‘Rama Rating: 8 out of 10

Archie Comics’ latest foray into serialized television gets an appropriately moody prequel anthology in Riverdale. Translating the sexy and mysterious world of the show well into comic books, a stable of talented writers and artists, including World of Wakanda breakout Alitha Martinez, give us neat slices of life focused on the “Big Four” of the Archie-verse: Archie, Betty, Veronica, and Jughead. These vignettes show exactly where our cast was moments before the deadly events of the pilot episode and though the only real revelation to be found is the first canon appearance of the show’s incarnation of Hiram Lodge, the creative teams still manage to sync their scripts and artwork nicely to the pulpy source material. Riverdale can be comfortably called a gulity pleasure and now, with the Riverdale #1, it looks to spread its trashy fun to the medium that spawned it.

Working from plots generated from showrunner and Archie Comics Chief Creative Officer Roberto Aguirre-Sacasa, each writer adapts well to their assigned character and gives the audience a nice bit a context for their actor and actress counterparts. Each story gives a retelling of events leading up to the murder of Jason Blossom but focused on a specific character. The scripts run the gamut from endearing, yet steamy, like Brian E. Paterson’s recount of how the bumbling Archie got hot and became entangled with Miss Grundy, to heartbreaking, like Britta Lundin and James DeWille’s respective looks at Betty and Veronica’s roller coaster summers.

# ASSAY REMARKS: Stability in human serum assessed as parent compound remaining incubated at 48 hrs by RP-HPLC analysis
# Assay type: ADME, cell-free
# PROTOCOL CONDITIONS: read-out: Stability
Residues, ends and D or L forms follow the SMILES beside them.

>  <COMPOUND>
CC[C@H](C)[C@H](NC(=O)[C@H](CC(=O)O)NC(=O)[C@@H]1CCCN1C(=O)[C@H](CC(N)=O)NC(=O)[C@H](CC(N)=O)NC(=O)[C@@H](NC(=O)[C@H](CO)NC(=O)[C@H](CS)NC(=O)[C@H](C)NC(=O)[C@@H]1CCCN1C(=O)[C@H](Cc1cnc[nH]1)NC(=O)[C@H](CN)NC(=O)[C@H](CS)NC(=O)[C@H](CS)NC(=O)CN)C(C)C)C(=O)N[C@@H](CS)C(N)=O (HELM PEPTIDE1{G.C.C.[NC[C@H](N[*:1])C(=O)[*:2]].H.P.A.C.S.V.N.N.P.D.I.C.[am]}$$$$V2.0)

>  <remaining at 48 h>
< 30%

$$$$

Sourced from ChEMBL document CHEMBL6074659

The secret ingredient, of course, is pulp, and this one-shot has plenty of it, but like the show, this one-shot finds a steady support in the easy comedy and immutably endearing characters. All four of our favorite cool teens are still the same characters we first connected with in supermarket check out lines and stuffy libraries just filtered through a modern lens. That foundation has been one of the great things about the recent television show and its nice to see that we can expect the same from its comic counterpart.

Though each story carries its own charm and emotion, none of them embody the show’s new tone and voice better Jughead’s. Thanks to a sharp and cheeky script from Will Ewing, the town’s resident burger chomping true crime enthusiast (or Murderino for the My Favorite Murder fans in the audience) is treated to a tense, stirring showcase; one that falls right in line with the plots and characterization Juggy is enjoying on TV.

This one-shot is armed with a few dramatically beautiful artistic flourishes, like Thomas Pitilli and Andre Szymanowicz’s close up dominated arrest of Hiram lit with exploding fireworks and Jim Towe and Glenn Whitmore’s montage of Betty finding herself in Los Angeles that looks like it was pulled straight from a Spider-Man comic book focused on Gwen Stacy. But Alitha Martinez steals the show with her take on Jughead, just like she did on World of Wakanda.